General Petraeus argued recently, “We know that they [Iraqis] will fight, but they will only fight if they have good leadership and the support and knowledge that somebody will have their back if they get into a tough fight.” Sergeant Adwani, an explosives specialist who fought in Ramadi, says, “It’s a common thing for us to see our commanders abandoning us.” Zeyad, mentioned previously, was one of the last commanders in the Kirkuk region forced to turn his equipment over to the Kurdish Peshmerga as the Islamic State was bearing down in 2014. Zeyad stated he had very few soldiers left at that point, most had already fled to live another day. He was faced with the decision to either turn over his equipment to the Peshmerga, or risk the chance of it falling into the hands of the Islamic State.
Carter, claimed the Iraqi security forces have yet to develop the “will to fight,” and alluded to the possibility of Iraqis somehow developing the will to fight, but how likely is such an outcome? It is clear some in the Iraqi government do not want the U.S. in Iraq. The head of the Iraqi parliament’s defense and security committees, and Shia militia commander, essentially stated Secretary Carter’s remarks were propagandistic and only intended, “…to make the Iraqi army look weak as justification to invade Iraq again.” However, Secretary Carter and General Martin Dempsey seem to be urging patience as some legislators and thirsty defense industries are urging the deployment of more “boots on the ground.”
There is no unifying factor in Iraq to gel the country toward a common end state – toward stability and some level of acceptable, enduring peace.
Something Worth Fighting For – or Not?
Americans are now busy training Iraqi security forces in tactical proficiency, again. What happened to the thousands of soldiers already trained by coalition forces? Some applied that training (and their salaries) to the ranks of ISIS. Some, like Zeyad, fled to neighboring countries. Most, however, are simply surviving. It is not in their interest to fight – in the absence of something greater, it is in the interest of Iraqis to make it through the day and live tomorrow. The preservation of self is becoming a familiar way of life.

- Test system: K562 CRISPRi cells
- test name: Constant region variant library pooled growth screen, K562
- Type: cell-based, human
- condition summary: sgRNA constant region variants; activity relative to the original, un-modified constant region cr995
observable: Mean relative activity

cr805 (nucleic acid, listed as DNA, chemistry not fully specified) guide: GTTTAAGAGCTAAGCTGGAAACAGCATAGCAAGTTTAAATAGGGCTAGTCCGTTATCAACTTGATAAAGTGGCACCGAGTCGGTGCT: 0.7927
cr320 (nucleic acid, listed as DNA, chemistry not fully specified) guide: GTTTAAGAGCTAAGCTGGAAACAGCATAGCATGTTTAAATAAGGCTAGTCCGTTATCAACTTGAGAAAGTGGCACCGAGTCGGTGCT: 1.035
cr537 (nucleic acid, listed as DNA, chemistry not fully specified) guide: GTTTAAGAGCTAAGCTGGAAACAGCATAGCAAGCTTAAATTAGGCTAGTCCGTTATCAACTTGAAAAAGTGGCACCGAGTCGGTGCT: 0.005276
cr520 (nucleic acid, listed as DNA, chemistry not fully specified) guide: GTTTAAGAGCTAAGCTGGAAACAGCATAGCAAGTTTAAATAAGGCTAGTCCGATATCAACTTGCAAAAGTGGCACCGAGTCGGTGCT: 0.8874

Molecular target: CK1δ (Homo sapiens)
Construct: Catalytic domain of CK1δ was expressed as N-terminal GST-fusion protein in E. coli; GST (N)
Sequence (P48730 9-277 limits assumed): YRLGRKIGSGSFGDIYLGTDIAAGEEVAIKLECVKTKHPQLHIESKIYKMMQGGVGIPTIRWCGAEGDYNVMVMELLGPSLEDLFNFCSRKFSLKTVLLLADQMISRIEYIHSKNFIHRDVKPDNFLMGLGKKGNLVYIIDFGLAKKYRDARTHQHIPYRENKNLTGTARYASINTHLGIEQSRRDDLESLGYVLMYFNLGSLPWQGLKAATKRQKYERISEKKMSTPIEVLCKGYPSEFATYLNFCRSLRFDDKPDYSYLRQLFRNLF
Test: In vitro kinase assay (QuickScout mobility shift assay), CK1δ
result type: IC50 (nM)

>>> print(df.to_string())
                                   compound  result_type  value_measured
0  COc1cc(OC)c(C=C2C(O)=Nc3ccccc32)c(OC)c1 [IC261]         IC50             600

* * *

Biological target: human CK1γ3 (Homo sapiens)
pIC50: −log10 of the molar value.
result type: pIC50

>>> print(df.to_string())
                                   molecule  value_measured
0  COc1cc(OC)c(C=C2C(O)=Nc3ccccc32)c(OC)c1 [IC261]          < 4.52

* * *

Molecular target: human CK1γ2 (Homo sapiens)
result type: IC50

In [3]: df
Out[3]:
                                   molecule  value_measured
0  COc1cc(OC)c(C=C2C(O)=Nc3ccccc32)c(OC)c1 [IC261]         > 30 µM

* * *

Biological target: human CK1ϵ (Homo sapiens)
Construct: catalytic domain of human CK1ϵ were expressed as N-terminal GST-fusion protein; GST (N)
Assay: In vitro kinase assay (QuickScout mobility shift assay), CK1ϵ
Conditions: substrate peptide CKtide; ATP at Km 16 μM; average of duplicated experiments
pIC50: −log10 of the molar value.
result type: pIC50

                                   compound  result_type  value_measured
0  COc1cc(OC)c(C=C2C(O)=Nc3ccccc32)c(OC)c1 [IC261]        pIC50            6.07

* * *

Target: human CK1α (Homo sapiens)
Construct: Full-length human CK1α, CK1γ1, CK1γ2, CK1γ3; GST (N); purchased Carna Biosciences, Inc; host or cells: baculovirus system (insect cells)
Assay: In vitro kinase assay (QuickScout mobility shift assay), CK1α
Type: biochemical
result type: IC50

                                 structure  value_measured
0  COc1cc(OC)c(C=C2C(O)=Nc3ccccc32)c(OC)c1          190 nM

It is difficult to define the Iraqi way of life. There are Sunni tribal ways of life, Shia ways of life and there is the Kurdish way of life. During the rule of Saddam Hussein, the Ba’ath Party assisted somewhat in the unification of the three major ethnicities. Somehow, the authoritative and charismatic management of the Ba’ath Party was able to transcend ethnic lines and interests. Recent history in Iraq is one of bifurcation and survival. The stronger each individual ethnic enclave becomes, the weaker the country becomes as a whole. The factor with the greatest unifying potential is Islam, but even this incredibly galvanizing religion is not strong enough to take root – at least not on the side of the Iraqi central government.
Certainly U.S. forces can defeat the Islamic State in combat, but again the question is should they? Considering the widely divergent interests and near impossibility of unity and social stability in Iraq, the answer may be no. Even if the Islamic State were defeated, significant diplomatic hurdles must be overcome with the public institutions and governing structures that have become very weak and/or monopolized in Iraq. Iraqis will not fight if they do not have something or someone to fight for. They need something to believe in and America is not in the position to provide that relief.
In the meantime, all America can hope to do is contain the spread of the Islamic State. Empowering regions such as Kurdistan can assist greatly in a strategy of containment – although we would be naïve to think Kurdistan may have not already brokered an agreement with the Islamic State in the face of a greater enemy and the potential for secession. Similarly, it is in the interest of Iran to pursue a strategy of containment. Obviously, a strategy empowering Shia militias has its own ramifications. Whatever the strategy, America should be hesitant to put U.S. servicemembers in harm’s way when the Iraqi government does not have a monopoly on force or the institutional structure, unity, and legitimacy to sustain relative stability.
[Photo: Flickr CC: DVIDSHUB]